Non-Ivy Law Schools Hope For Supreme Court Justice Nod
It’s no secret that graduates of Ivy League law schools have dominated the U.S. Supreme Court in recent years. According to research from Lee Epstein, a professor at Washington University in St. Louis School of Law, eight of the 25 justices appointed to the court have been Harvard Law graduates since 1954. Some five came from Yale Law School and Stanford Law and Northwestern’s Pritzker School of Law have each had two.
But with the recent passing of U.S. Supreme Court Justice Antonin Scalia, some schools are hoping to get their first alums on the court. One of those is the University of California at Los Angeles School of Law, which has two alums on short lists to replace Scalia from pundits. Paul Watford and Jackie Nguyen–both judges on the U.S. Court of Appeals for the Ninth Circuit and UCLA alums — join a list of potential successors that many experts believe is made up of about half that fall outside Harvard and Yale.
The two join Diane Wood, a judge on the U.S. Court of Appeals for the Seventh Circuit and University of Texas School of Law alum; Kamala Harris, California’s Attorney General and California Hastings College of Law alum and Elizabeth Warren, a Democratic senator from Massachusetts and Rutgers School of Law-Newark alum to be named on the short list of replacements by many pundits.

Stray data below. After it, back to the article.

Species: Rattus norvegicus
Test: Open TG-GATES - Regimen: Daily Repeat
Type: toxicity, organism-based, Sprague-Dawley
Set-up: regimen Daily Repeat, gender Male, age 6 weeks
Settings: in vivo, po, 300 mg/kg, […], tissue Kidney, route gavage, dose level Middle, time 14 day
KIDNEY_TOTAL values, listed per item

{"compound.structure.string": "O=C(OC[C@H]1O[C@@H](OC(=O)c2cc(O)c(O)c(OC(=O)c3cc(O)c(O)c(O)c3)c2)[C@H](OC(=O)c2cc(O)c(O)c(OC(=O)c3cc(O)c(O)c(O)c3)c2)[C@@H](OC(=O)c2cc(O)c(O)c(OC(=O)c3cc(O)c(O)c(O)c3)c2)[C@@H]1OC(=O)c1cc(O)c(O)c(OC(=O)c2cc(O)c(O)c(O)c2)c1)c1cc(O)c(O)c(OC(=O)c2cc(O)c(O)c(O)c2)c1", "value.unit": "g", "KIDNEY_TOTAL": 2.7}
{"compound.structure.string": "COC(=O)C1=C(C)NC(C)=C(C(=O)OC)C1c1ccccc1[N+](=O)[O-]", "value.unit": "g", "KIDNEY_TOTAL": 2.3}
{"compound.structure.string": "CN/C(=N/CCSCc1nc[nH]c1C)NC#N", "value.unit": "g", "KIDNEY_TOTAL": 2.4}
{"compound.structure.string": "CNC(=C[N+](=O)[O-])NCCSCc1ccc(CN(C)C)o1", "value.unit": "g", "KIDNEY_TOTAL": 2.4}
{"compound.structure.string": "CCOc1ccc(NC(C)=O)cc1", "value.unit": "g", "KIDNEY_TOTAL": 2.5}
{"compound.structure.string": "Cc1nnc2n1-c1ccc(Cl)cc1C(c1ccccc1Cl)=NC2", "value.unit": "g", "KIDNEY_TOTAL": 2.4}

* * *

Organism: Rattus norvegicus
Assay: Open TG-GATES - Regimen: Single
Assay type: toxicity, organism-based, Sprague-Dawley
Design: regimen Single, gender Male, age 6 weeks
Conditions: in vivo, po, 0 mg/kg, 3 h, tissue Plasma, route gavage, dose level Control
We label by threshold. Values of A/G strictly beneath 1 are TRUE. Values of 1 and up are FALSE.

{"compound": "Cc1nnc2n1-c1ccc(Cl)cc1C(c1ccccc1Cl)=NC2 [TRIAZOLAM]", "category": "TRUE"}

Obviously, there are many benefits to looking beyond the Harvard and Yale bubbles. Including justices from outside of the most prestigious schools would lead to a more diverse set of thinking and life and professional experience. Advocates for a larger representation of non-Ivy league graduates argue it would increase geographic, religious, educational and racial diversity among the Supreme Court. Not too mention, a broader perspective when it comes to weighing legal decision making.
“It’s not only that they all went to Harvard or Yale, it’s that they are all essentially from the five boroughs of New York,” Hasting Interim Dean, David Faigman told The National Law Journal. “I think that’s a mistake.”
Clearly, Faigman has some bias with an alum of his school on the short list. And to be sure, representative’s from Harvard and Yale are quick to point to the diversity their admissions offices strive to reach when accepting students. Harvard Law currently has four potential candidates on the short lists of pundits.
Source: The National Law Journal
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